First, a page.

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Thursday, February 19, 2004

Wisconsin and the Daubert Standard 
So let's have a discussion. The Wisconsin Senate voted recently to adopt the much more strict Daubert standard for admitting expert testimony. Alas, this standard will only apply to civil trials. Now, why would this new standard only apply to civil trials? Because the Wisconsin Senate perceives a problem with civil litigation. So their answer is to make it too expensive to bring civil suits. I fail to see the logic. If expert testimony is so important in in civil trials that we want to ensure that only scientifically accepted (sound) evidence will be admitted, why not in criminal trials? Are defendants not entitled to such a standard? If anything, I think the Daubert standard should be applied to criminal trials and not civil trials.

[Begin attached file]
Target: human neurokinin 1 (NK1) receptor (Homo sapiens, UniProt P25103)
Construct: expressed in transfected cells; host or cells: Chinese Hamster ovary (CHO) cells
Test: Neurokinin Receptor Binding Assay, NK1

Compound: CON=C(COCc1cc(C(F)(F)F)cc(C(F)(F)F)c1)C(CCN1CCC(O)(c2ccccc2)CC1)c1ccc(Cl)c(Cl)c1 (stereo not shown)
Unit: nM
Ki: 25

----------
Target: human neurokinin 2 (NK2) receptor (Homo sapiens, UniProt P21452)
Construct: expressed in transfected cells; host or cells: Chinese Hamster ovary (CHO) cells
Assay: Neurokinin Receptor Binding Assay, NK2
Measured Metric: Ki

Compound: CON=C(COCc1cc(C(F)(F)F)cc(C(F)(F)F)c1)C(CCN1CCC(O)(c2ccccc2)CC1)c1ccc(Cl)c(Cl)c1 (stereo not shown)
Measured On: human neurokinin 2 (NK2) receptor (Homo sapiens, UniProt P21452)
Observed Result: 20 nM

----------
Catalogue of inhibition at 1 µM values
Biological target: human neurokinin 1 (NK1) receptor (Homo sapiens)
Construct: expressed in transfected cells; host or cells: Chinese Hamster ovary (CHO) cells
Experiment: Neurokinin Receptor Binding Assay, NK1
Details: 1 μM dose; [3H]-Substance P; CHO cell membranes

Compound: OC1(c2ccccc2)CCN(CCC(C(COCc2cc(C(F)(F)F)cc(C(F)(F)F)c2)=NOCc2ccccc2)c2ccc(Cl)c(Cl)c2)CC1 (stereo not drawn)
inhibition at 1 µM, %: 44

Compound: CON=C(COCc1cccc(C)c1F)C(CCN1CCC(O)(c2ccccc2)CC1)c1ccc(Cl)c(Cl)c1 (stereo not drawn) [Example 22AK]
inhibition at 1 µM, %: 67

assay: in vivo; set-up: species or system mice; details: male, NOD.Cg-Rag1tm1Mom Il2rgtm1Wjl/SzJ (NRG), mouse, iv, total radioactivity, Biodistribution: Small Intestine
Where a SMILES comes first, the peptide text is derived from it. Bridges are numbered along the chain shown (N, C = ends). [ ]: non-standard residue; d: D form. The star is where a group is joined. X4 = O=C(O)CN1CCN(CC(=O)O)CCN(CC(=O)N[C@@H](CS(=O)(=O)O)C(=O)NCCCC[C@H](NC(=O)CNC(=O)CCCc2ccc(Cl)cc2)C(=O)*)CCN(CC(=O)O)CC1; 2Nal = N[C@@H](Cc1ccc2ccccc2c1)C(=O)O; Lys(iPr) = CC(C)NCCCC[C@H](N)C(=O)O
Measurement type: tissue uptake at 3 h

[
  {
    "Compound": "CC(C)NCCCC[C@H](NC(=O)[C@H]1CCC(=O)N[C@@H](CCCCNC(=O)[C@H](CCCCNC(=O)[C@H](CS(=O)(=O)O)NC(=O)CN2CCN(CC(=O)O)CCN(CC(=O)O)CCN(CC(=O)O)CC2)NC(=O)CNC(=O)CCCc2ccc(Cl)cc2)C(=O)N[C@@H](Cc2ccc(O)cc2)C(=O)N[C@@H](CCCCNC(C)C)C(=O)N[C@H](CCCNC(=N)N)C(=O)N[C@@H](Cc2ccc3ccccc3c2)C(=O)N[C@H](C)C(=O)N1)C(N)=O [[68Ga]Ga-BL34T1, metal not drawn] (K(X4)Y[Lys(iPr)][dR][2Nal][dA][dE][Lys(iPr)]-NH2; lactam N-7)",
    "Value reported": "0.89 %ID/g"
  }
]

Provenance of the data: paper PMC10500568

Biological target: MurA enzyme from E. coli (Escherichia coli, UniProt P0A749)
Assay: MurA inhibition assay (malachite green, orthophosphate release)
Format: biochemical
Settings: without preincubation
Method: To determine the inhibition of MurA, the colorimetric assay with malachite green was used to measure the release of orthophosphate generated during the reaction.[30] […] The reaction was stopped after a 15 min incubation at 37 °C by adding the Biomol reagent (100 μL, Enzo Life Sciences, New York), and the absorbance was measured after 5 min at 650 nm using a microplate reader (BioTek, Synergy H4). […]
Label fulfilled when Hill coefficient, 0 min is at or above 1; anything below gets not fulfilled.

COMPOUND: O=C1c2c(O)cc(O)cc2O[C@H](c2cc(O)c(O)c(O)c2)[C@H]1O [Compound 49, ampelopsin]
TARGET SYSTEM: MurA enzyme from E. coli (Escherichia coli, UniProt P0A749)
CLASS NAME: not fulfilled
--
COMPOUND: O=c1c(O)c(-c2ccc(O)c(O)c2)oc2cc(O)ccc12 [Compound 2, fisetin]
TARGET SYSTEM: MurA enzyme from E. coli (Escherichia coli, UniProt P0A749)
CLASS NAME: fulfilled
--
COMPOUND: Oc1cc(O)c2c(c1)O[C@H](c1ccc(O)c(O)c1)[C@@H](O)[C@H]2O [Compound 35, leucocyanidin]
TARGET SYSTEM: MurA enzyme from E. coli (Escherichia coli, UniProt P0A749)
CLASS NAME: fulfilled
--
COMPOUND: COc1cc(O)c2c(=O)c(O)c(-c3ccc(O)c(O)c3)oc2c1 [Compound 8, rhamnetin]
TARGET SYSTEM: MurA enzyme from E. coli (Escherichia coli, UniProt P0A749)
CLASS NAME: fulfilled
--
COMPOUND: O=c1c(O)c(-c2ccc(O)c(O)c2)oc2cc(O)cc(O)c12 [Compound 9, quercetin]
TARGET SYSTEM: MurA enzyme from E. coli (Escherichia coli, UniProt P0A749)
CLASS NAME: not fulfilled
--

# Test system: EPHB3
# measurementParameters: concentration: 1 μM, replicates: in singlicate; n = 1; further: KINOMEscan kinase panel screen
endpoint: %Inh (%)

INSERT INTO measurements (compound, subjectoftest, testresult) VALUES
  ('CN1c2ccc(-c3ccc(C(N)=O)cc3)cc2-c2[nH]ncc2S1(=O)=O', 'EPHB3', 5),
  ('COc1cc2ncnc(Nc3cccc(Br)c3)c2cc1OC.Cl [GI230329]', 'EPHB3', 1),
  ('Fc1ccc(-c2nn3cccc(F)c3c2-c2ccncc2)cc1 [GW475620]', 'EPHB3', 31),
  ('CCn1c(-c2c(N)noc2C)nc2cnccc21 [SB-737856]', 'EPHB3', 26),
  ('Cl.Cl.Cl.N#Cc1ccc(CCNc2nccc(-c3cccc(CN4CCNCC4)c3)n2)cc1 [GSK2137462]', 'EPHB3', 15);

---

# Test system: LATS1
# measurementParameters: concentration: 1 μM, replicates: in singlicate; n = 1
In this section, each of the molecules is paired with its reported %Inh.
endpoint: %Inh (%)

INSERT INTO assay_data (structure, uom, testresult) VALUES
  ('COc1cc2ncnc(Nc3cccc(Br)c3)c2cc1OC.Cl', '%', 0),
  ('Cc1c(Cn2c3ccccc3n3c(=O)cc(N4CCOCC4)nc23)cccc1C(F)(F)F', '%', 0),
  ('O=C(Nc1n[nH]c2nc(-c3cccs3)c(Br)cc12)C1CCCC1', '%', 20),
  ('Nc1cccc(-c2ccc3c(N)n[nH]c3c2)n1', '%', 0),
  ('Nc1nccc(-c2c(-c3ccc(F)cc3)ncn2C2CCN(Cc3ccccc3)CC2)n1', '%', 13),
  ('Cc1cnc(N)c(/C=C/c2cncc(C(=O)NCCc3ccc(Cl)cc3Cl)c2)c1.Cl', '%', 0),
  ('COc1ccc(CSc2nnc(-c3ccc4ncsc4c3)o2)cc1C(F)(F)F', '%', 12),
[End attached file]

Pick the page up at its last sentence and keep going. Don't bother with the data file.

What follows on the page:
I have another theory too. The State doesn't have the money to prosecute under the Daubert standard. But I find it strange that the State seems to think that counsel for plaintiffs and defendants in civil trials have the resources to operate under the Daubert standard. I think it's slightly underhanded for the State to attempt to price out of court Plaintiffs that cannot afford the Daubert standard, while not requiring their own prosecutions to proceed under the same standard.

Thoughts?
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